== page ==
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Here was number 6 in this series. It occurred to me this afternoon to rename the whole series “weather overwater,” as a tip of the hat to Dr. Jeff Masters and his site. His 18-minute TED talk at the link with his name on it is worth the 18 minutes. And what do you imagine happens on and over sixth boro water on a day like this . . . ?
Cheyenne consolidates scrap,
Susana S, in the same location here a year ago, takes on bunkers. . .
. . . along with Stavanger Breeze.
Fishing goes on, and pilots
do their thing no matter the weather since 1694.
More bad weather coming . . . so what. Not that it’s easy, though.
Here was 3 in the series. The sixth boro is indeed a huge fuel transfer port, and I need to make a more concerted effort to learn which transfers are imports and which . . . exports. Meanwhile, a look at the variety of vessels involved in just a few days shows Energy Century,
Aurora N with Crystal Cutler on the far side of a fuel barge in the distance,
Patrick Sky passing the bow of Summit Europe,
and finally, passing a Laura K. Moran docking SCF Pechora, it’s Diane B with barge John Blanche.
Cold and snow do not slow this trade; in fact, it’s when the temperature drops that this trade speeds up.
Here was 3 with links to 1 and 2.
I’ve been so far unable to find the original use of this barge, but I haven’t expended much shoe leather either.
Click on the foto below from the July 21, 1977 NYTimes for an article on Michael O’Keefe’s barge restaurant opening. Anyone identify the tug?
Bulk commodities commerce needs some stretches of riverbank in the sixth boro. Crushed stone in; garbage out, as well as
scrap metal, petroleum,
desert scrapings aka road conditioner.
Products galore and more and
Places to park aka dock are vital also.
All fotos by Will Van Dorp.
I took these fotos Friday before the winds started.
Viking . . . . To see how she’s evolved over the past 41 years, click here.
Brooklyn was previously a fleetmate of Viking. For her history, click here.
Clearly, from the foto, to say commerce USED to happen on the Gowanus Canal . . . uses the wrong verb tense. Here, from L to R, it’s Shawn Miller, Samantha Miller, Miss Ayva, and Diane B.
Finally, and still in Gowanus Bay, it’s Discovery Coast and
Potomac and Hunting Creek.
Stay inside or at least firmly attached to something substantial.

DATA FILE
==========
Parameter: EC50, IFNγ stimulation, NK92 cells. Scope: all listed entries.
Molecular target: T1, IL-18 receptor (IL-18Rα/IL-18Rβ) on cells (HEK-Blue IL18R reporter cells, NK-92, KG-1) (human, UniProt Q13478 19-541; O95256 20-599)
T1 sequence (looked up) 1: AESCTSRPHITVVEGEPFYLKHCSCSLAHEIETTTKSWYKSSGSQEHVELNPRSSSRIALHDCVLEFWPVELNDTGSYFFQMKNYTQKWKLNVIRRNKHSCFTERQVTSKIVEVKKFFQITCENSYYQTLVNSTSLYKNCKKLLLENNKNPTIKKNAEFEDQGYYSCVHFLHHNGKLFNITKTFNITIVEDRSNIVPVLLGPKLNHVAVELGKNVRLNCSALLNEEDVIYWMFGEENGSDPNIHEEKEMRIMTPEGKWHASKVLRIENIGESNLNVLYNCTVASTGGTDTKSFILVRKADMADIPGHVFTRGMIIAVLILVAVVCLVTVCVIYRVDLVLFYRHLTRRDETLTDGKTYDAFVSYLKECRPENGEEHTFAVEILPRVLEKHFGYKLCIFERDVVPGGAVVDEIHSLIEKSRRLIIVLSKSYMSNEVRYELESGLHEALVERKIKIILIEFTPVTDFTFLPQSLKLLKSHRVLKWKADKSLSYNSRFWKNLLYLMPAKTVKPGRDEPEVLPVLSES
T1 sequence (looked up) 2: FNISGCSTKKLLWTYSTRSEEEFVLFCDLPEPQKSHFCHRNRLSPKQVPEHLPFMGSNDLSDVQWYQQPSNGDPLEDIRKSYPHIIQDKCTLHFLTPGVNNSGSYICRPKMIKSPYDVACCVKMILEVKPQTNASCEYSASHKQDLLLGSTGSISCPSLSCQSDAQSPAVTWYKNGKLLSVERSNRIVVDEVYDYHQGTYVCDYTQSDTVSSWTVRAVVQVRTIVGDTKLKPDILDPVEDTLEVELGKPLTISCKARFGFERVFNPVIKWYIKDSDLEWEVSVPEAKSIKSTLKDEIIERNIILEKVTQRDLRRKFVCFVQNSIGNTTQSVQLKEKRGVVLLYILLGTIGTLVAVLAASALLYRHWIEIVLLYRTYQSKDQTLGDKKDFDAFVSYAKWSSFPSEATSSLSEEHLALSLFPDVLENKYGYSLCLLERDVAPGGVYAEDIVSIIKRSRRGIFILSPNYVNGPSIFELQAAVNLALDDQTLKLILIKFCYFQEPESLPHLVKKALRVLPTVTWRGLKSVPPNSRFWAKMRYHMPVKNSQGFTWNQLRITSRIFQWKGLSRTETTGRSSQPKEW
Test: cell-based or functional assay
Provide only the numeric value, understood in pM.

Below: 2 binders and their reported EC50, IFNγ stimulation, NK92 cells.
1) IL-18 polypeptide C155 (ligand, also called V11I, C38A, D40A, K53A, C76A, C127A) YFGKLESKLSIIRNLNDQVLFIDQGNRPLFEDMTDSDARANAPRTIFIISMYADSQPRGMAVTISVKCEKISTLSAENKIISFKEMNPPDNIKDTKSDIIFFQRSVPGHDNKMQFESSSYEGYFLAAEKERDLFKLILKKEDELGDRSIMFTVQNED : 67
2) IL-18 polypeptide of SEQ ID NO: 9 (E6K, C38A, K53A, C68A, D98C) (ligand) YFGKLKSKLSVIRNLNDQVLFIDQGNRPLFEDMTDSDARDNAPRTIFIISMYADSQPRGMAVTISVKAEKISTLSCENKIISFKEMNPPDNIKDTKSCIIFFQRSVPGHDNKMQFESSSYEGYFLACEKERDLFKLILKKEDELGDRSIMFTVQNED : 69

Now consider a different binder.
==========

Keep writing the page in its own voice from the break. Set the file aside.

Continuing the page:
I can’t look at this foto from a half year ago of Diane B up the creek . . . aka Hutchinson River . . . and not feel cold. Notice the snow on the banks. I posted this set once my ProMariner article was out. Meanwhile, some
maintenance got done. Here are some fotos of a creek specialist high and dry.
By the way, I have noticed her movements on AIS recently, although I haven’t made visual.
Greetings to the crew.
All fotos by Will Van Dorp.
this closer-up of the foto above shows half the bridge won’t lift. Research aborted, and I was really hoping to show the tow breaking its way up the Hutch through ice. The fuel load eventually –and very eventually–has to get delivered elsewhere. For outatowners, the background is the Bronx.
Now it’s February 3, 10:52. The fuel has been transferred into the tanks on shore, and the crew waits for sufficient water to return to the creek for egress.
11:01. Note how little water shows on the right side of the barge.
11:43. While waiting for the flood, here’s a view of the engine room.
1:43. Still waiting.
2:26. There’s now adequate water for the towboat to squeeze alongside the barge to make up to the “bow” of the barge.
2:27. Diane B pivots in her length and the crew makes up to the “bow.”
2:45. As they finish making up, I run ahead to the nearest bridge for the best fotos as they “thread the needle” back out to wider water. Let’s call this bridge #1.
2:47. Truly this is contact sport . . . without the contact and without the sport. Actually, it’s hard work. Notice the barge cutting through the ice here.
3:10, and I’ve driven my car a half dozen miles to get to bridge #4. Notice #3 and #2 open. And if you squint, you can see Diane B‘s upper wheelhouse passing through bridge #2.
3:13 finds the tow about to pivot 90 degrees to port to clear the Amtrak Bridge, aka bridge #3.
3:17. After fitting through #3, the tow immediately needs to line up for #4.
3:18. Lining up may take a pulse, a snort of the engines.
Once through #4, it’s not as if the channel runs straight.
3:27. The tow heads through Eastchester Bay for the East River. Throgs Neck Bridge is NOT a lift bridge. If I’m counting right, the tow passes under another 11 bridges before reloading on the Arthur Kill.
Thanks to American Petroleum & Transport and the crew of Diane B for helping with this story. Thanks to Professional Mariner for printing my story and pictures. Consider subscribing.